of ten years was taken to northern Alabama by his father, John Peeler.
While in that southern state he was married to Catherine Elizabeth
Bishop, a lady of Puritan descent, who is still living on the old home-
stead farm, and in 1860 they came to Southern Illinois and settled on a
farm. In the spring of 1862 William D. Peeler enlisted in Company
E, Fourteenth Illinois Cavalry, for service in the Civil war, and con-
tinued with that organization until the spring of 1865, participating in
Stoneman's raid through Tennessee after Hood, barely escaping cap-
ture at Nashville and seeing much hard fighting. His record was one
that would honor any man, and he was known as a brave, cheerful and
faithful soldier, popular with his comrades and respected by his officers.


On his return from the army he engaged in farming and became very
successful as an agriculturist, accumulating some 1,500 acres of land.
He was elected to various township offices by his fellow-townsmen, who
recognized and appreciated his many admirable qualities, and was for
a long period tax collector of Cache township. Three children were
born to William D. and Elizabeth Peeler, namely: Samuel DeBerry;
William Olin, a farmer on the old family homestead ; and Mrs. Mary
F. Wilhelm, who resides in Cache township. William D. Peeler died
May 17, 1899.

Samuel DeBerry Peeler was educated in the district schools and
the Southern Illinois State Normal University at Carbondale, finishing
his course in 1882. During this time he taught school for six years in
Belknap and at various other points in Johnson and Pulaski counties,
but in 1882, on account of the failing health of his father, he returned
home and became superintendent of the home farm, and thus continued
for seventeen years. In 1886 he purchased a small farm of his own,
and also managed a merchandise store on his farm, which was owned
for thirty years by father and son, and resided near his father until
1899, keeping the Lincoln Green postoffice in addition to looking after
his farm and store. In 1899 Mr. Peeler removed to a farm residence
about one-half mile south of the old home, selling his first farm to his
brother, William Olin, and then purchased what is known as the old
Andrew Jackson Axley farm, consisting of 282 acres, to which he has
since added until he now owns 634 acres, 500 of which are under cul-
tivation. This he operates as a livestock and grain farm, under the
name of the Lincoln Green Stock and Grain Farm, and his annual pro-
duction, for which he has no trouble in finding a ready market, is as
follows: Thirty head of cattle, one hundred and fifty hogs and ten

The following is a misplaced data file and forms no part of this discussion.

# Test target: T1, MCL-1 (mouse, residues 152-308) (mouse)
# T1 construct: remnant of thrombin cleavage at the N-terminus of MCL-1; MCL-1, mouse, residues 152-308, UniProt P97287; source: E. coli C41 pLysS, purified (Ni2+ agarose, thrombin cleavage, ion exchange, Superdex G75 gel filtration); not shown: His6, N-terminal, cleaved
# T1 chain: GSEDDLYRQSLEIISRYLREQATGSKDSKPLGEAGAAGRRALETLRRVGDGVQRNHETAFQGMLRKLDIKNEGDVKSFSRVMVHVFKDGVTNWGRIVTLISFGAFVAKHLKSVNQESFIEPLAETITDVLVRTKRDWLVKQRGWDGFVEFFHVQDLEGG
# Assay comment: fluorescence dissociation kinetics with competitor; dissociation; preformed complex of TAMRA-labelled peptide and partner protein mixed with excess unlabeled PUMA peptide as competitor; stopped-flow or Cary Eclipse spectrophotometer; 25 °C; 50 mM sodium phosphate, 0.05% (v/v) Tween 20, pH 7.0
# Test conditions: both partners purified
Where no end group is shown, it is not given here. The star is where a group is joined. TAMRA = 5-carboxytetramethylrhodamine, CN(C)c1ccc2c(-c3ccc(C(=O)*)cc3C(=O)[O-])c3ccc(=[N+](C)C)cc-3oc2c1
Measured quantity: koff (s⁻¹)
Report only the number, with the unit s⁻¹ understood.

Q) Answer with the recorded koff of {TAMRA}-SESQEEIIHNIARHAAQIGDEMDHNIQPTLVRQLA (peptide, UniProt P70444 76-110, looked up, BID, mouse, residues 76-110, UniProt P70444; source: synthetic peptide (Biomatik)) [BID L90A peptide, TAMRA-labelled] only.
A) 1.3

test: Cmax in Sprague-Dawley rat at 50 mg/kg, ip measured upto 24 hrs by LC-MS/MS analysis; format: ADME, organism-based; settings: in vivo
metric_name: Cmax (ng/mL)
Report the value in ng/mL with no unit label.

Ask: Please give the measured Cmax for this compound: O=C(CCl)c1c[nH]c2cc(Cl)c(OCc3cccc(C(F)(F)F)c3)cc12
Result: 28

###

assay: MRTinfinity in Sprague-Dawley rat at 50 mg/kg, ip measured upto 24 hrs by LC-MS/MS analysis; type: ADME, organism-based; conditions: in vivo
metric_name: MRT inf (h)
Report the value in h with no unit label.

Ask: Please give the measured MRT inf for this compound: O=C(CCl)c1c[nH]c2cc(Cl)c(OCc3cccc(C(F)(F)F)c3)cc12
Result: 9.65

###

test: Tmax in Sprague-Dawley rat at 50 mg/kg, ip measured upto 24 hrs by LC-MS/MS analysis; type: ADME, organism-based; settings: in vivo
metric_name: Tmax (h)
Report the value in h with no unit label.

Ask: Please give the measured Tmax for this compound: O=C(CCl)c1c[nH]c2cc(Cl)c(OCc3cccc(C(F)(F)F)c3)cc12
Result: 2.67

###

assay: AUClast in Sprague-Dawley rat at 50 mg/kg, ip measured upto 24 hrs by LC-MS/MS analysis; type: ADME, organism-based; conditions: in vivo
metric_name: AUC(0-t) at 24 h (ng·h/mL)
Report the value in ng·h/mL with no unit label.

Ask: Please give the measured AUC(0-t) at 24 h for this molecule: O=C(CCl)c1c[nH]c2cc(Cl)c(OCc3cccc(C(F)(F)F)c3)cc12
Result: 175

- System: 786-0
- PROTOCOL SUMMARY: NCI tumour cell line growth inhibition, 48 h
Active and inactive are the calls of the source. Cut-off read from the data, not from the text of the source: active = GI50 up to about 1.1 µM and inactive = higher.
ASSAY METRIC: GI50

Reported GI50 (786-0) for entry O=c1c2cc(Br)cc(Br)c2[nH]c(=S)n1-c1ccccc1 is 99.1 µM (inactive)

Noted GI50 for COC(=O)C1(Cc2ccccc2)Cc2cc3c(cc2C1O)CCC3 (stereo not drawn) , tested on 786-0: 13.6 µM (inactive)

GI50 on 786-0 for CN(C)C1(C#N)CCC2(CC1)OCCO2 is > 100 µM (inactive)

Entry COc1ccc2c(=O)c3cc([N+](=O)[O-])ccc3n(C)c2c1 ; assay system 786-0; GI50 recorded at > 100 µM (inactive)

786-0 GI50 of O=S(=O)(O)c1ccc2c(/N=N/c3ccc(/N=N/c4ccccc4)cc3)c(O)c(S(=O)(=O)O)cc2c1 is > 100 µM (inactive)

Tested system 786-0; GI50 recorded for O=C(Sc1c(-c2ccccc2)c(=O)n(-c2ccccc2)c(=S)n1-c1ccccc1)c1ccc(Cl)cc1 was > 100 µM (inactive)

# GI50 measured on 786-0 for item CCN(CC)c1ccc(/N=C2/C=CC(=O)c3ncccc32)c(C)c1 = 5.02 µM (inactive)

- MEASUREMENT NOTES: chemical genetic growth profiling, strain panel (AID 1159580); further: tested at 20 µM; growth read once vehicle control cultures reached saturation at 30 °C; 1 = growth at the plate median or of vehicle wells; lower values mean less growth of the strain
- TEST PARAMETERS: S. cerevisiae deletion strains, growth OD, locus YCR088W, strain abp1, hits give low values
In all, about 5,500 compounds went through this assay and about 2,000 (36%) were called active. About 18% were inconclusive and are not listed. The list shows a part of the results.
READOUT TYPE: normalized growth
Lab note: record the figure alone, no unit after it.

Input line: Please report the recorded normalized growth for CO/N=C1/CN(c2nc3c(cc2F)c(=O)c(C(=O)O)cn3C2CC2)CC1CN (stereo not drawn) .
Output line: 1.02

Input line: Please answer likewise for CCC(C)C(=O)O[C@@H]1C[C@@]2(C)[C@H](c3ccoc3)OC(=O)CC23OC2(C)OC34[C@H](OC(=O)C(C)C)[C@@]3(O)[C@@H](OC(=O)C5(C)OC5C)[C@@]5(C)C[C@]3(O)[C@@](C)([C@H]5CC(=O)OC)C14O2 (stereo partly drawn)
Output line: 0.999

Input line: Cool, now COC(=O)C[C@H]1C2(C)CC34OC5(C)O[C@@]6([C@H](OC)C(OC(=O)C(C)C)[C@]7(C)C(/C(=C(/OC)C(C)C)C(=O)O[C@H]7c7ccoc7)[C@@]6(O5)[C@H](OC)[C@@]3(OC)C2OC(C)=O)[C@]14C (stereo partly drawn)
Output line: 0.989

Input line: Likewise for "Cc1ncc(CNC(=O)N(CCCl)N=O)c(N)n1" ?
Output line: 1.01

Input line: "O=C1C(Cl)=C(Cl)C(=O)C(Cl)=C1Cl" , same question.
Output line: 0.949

horses and mules. His net income from his farming operations averages
from $2,000 to $3,500 per year. He was one of the original organizers
and promoters of the Cache River Drainage Project, and his adminis-
trative abilities were recognized in his election to the position of chair-
man of the board of commissioners of this great enterprise. A Re-
publican in politics, in 1890 he was elected a member of the board of
county commissioners, serving on that body until 1896, and for fifteen
consecutive years he was road district clerk of Cache township. Fra-
ternally he is connected with the Masonic lodge at Belknap, the chapter
at Vienna, and the Knights Templars at Cairo ; and with the Knights
of Pythias, the Odd Fellows and the Modern Woodmen of America at
Belknap. He and his family are active members and liberal supporters
of the Methodist Episcopal church.

On March 9, 1884, Mr. Peeler was married to Miss Mary D. Rees,
daughter of .Dr. Alonzo P. and Jane (Krews) Rees, the former of whom
is deceased, and six children have been born to this union: Seth H.,
who died at the age of twenty years ; Bertie, Carl, Doris and Mabel, who
died m infancy; and Ralph D., who is eighteen years old. Mr. Peeler
is certainly a man who merits the esteem of all who appreciate pro-
gressiveness, industry, enterprise and honest dealing, and his person-
ality is such that he has made many warm, personal friends in his com-
munity, who have watched with a gratified interest his rise to a fore-
most place among the men of this section.

FREDERICK H. KOENNECKE. One of the most successful of the in-
dividual operators in the mineral district of Carterville, Illinois, is
Frederick H. Koennecke. owner of the Donaly-Koennecke Coal Com-
pany, an active enterprise some two and a half miles north of the city.
He is rather a novice in the business of mining when compared with


those whose lives have been devoted to this industry, but notwithstand-
ing his recent entry into this now hazardous field he has demonstrated
his capacity for handling a considerable enterprise with favorable re-
sults to its owner, as well as to those who help to dig out the coal.

Mr. Koennecke has been a resident of Southern Illinois for a quarter
of a century and of the United States since 1884. He sought the new